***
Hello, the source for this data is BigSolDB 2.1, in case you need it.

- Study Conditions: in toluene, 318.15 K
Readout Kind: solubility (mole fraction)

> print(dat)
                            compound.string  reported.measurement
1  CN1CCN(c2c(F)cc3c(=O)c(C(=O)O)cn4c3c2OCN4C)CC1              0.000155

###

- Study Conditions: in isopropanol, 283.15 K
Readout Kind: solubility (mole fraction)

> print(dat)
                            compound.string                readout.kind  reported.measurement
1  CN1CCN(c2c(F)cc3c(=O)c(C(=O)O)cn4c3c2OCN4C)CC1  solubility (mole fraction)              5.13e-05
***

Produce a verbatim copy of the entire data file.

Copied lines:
Hello, the source for this data is BigSolDB 2.1, in case you need it.

- Study Conditions: in toluene, 318.15 K
Readout Kind: solubility (mole fraction)

> print(dat)
                            compound.string  reported.measurement
1  CN1CCN(c2c(F)cc3c(=O)c(C(=O)O)cn4c3c2OCN4C)CC1              0.000155

###

- Study Conditions: in isopropanol, 283.15 K
Readout Kind: solubility (mole fraction)

> print(dat)
                            compound.string                readout.kind  reported.measurement
1  CN1CCN(c2c(F)cc3c(=O)c(C(=O)O)cn4c3c2OCN4C)CC1  solubility (mole fraction)              5.13e-05